Distance to Crab Nebula.

  • Thread starter Daniel Luo
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  • #1
Daniel Luo
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Homework Statement



Hi.

The Crab Nebula which can be seen with even a small telescope, is the result of a supernova. All parts of the nebula are moving away from the centre at 1.18*10^6 m/s. The angle that the Crab Nebula forms with the Earth is 0.083 degrees. This supernova was observed by chinese astronomers in 1054. You can assume that the Crab Nebula has expanded at a uniform rate since then.

- What is the distance from Earth to Crab Nebula?



Homework Equations



Distance = Speed of light * Time elapsed.

The Attempt at a Solution



I said that there was 2014-1054=960 years since we first observed it. Hence 960 lightyears which is equal to 9.1*10^18 m. However, this is wrong according to the answers (and wikipedia while we're at it). Btw, what do I need the expansion speed for? It's so small compared to c. And what about the angle? Any help is appreciated. Thank you.
 

Answers and Replies

  • #2
Basic_Physics
358
6
Use a bit of trig to figure this out. It always helps to draw a diagram if the problem lends itself to it. Fill the known quantities in on the diagram. Upload it if you are still having problems.
 
  • #3
Daniel Luo
23
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I did that already... And I get the same answer... What am I doing wrong?
 
  • #4
Basic_Physics
358
6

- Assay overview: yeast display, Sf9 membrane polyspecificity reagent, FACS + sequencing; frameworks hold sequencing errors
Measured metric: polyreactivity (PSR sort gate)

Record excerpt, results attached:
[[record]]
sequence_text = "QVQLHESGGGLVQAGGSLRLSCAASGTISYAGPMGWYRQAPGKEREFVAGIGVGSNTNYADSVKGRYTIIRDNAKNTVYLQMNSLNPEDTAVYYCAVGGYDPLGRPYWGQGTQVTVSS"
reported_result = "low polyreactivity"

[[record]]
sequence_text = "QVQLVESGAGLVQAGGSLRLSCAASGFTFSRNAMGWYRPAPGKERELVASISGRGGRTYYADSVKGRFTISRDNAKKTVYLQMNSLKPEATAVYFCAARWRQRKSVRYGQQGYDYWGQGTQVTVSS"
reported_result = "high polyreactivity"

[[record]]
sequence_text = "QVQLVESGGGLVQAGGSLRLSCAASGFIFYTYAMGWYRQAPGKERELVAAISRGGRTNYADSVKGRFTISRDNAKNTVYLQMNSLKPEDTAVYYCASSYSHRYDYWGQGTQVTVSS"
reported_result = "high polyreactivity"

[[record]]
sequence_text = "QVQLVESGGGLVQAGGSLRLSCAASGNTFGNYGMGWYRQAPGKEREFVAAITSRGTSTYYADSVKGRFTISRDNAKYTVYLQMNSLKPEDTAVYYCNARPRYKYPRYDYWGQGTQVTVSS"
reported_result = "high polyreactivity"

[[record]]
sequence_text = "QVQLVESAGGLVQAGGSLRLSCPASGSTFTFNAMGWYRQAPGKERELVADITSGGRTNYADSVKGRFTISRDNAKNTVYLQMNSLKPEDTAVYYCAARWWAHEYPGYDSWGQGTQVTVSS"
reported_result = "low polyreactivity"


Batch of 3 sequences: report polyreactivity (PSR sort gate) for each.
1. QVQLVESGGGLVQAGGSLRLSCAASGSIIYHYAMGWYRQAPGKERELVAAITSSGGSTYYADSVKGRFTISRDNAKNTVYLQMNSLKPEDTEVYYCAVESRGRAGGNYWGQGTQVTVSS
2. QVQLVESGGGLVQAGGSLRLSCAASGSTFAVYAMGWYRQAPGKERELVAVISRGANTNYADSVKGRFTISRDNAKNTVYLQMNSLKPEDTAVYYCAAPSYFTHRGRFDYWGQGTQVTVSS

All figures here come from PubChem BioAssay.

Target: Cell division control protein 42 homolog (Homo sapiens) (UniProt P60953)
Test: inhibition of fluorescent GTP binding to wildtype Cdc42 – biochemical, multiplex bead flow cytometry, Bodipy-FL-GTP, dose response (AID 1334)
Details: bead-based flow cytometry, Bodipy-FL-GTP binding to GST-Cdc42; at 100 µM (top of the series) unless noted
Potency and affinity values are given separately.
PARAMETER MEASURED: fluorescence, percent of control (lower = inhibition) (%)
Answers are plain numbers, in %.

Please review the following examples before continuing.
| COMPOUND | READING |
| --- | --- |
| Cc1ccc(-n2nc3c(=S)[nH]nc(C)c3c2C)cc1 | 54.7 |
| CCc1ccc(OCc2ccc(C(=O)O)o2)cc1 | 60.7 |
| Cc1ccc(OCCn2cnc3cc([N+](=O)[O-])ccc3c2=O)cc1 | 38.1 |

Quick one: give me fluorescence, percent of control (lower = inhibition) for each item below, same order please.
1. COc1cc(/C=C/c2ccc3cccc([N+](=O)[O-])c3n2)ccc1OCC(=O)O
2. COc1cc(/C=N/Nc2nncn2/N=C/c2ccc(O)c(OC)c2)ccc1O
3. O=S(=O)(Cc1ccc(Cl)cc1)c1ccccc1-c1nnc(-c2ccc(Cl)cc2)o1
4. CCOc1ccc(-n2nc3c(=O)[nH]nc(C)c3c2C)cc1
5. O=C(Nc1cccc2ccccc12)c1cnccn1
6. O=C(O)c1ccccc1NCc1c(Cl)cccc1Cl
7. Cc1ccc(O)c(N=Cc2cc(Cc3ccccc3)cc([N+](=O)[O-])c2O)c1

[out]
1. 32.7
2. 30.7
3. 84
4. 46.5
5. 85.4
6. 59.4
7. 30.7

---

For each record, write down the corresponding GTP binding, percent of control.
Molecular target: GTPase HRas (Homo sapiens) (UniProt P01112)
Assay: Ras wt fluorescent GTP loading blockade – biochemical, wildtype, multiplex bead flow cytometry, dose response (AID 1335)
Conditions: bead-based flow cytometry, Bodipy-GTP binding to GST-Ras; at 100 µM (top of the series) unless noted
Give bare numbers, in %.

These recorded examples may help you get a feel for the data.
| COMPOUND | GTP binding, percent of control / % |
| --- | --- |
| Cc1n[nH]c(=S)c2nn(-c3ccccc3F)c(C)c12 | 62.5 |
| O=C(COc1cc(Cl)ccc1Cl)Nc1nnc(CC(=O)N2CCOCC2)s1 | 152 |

Draw the triangle that the Crab Nebula makes with the earth. Fill in the angle and known distance and upload the image if you can.
 
  • #5
Daniel Luo
23
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I don't think it will be much help to you. It's reversed.

Please can't you just tell me what I'm doing wrong?
 

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  • #6
Basic_Physics
358
6
You can get the diameter, D, of the CN since it has expanding for 960 years using its expansion rate. Together with the angle that D extends at the earth you can then calculate R, the distance to the CN. Hint: Work in radians.
 
  • #7
Daniel Luo
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I simply do not understand what you just wrote. The diameter is 2 * 1.18*10^6 m/s * 960 years * 31557600 years/s = 7.15 * 10^16 m. What do I do from here?
 
  • #8
Basic_Physics
358
6
For an angular measurement, θ, in radians, we have that

θ = s/r

where s is the arc length, D in this case, and r is the radius of the circle, the distance to the CN in this case.
 
  • #9
Daniel Luo
23
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How can the radius be the distance from CN to Earth? Isn't the radius simply the radius of crab nebula? And how is the arc length how much CN has expanded the last 960 years?
 
  • #10
Basic_Physics
358
6
The given angle is the angle that the diameter of the nebula subtends at the earth, as you indicated on your diagram. So if we work in radians then the r in the formula above is the distance to the nebula and the arc length, s in the formula, is the diameter of the nebula.
 
  • #11
Daniel Luo
23
0
Couldn't you also say that the radius is the opposite side in the right angled triangle. The adjacent side is the distance from CN to Earth, and the 0.083/2=0.0415 degrees is the angle. Since tan(0.0415) = radius/distance we have that the distance is radius/tan(0.0415). This gives the right answer.
 
  • #12
gneill
Mentor
20,945
2,886
The methods are equivalent. The angular approach is more common in astronomy where almost everything is measured in angular terms.

attachment.php?attachmentid=62958&stc=1&d=1381852457.gif
 

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